From School Library Journal
PreS-Gr 1-Zena, a round-headed tot, wakes up in a room devoid of color, except for the polka dots on her bed, her face, and her shirt. Asking where the colors went, she heads through a black-and-white house to the outside. The first street is all yellow, the second, red. She states that she needs more colors, and the orange lion replies that he is yellow and red mixed. The next landscape is blue, then yellow again, so that the frog becomes green, and so on, until they enter a full-color room with pots of paint in primary colors. They paint a picture and go to bed in Zena's now Technicolor room to "dream of colors till morning." The story is followed by a color wheel and activity ideas. Wellington's trademark gouache childlike art is in evidence here. The frog, lion, and dragon that appear in the story are the toys on Zena's bed in the first scene. The basics of color and color mixing come through clearly, and Zena and her animals are appealing, but the story lacks cohesion and logic and is clearly a vehicle to explain color mixing to children. While books on colors are always welcome, and Wellington is usually a reliable source for curriculum support, this thin story doesn't live up to her other works. Stick with Ellen Stoll Walsh's Mouse Paint (Harcourt, 1989).-Amy Lilien-Harper, The Ferguson Library, Stamford, CTα(c) Copyright 2013. Library Journals LLC, a wholly owned subsidiary of Media Source, Inc. No redistribution permitted.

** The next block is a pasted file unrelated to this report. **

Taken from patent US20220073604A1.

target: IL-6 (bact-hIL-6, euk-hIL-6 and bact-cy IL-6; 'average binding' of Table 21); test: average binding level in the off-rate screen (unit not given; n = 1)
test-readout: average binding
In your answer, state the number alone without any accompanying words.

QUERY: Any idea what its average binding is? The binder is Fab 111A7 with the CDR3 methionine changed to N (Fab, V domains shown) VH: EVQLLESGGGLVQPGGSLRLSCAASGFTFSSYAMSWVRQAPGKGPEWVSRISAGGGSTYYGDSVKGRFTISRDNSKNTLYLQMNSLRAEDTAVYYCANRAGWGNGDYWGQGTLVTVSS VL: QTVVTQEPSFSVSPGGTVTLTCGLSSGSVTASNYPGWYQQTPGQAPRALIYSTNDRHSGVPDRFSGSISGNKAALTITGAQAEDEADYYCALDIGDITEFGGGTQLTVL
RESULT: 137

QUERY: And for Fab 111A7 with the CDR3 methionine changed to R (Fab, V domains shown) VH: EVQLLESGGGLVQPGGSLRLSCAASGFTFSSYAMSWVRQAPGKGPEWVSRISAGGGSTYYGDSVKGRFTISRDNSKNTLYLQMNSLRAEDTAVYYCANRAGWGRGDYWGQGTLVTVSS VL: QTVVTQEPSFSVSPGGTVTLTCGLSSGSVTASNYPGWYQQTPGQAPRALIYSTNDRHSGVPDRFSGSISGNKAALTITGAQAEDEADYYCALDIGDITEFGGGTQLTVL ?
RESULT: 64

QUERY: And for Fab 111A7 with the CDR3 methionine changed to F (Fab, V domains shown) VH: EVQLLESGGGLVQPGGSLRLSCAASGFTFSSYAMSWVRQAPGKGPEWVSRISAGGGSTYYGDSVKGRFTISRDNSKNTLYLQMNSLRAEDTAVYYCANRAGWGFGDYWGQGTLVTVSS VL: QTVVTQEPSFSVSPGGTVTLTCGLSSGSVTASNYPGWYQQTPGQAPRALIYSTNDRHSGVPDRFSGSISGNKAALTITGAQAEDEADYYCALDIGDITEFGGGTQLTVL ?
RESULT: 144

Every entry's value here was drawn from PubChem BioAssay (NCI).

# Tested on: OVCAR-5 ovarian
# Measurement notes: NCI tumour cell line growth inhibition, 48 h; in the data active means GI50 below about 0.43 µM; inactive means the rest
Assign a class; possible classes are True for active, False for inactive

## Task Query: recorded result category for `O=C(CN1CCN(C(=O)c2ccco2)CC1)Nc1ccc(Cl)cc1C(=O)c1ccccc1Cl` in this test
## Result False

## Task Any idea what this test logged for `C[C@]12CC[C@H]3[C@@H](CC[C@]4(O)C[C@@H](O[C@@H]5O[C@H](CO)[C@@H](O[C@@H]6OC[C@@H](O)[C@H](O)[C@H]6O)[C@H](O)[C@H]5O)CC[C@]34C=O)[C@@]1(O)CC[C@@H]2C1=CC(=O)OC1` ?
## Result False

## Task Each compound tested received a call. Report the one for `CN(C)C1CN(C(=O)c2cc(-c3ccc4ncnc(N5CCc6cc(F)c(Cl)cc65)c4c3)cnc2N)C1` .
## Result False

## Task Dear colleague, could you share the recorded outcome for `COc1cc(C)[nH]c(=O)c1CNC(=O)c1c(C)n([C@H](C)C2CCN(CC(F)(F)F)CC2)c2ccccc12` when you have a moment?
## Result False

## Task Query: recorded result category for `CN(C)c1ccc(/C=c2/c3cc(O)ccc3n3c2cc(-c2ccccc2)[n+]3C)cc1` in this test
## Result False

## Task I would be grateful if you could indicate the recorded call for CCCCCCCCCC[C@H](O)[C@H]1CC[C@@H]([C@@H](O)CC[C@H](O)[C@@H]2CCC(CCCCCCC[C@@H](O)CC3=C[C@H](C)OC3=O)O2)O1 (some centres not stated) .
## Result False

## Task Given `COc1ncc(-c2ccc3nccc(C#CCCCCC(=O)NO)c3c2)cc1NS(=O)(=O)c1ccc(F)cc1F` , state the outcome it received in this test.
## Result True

An energetic introduction to primary colors—red, blue, and yellow—and what happens when they are mixed. Minimal line drawing places the emphasis on color, which is boldly shown on every page once Zena, accompanied by her puppy, races off a subdued page of black and white and shades of gray to find out where the colors have gone. Encountering yellow in a school bus, taxi, sun, and building design, she next sees red and combines them into orange. A blue experience of water and sky combines with yellow to create green. These combinations continue until the secondary colors are created, reflected both in the landscapes and friendly animals whose faces appear on pages of the book in surprising ways. Zena’s initial bland bedroom is replaced at the conclusion with an abundance of colors and animal friends everywhere. Added to this charming introduction are endnotes that explain the color wheel and provide suggestions for activities related to color. Preschool-Grade 1. --Edie Ching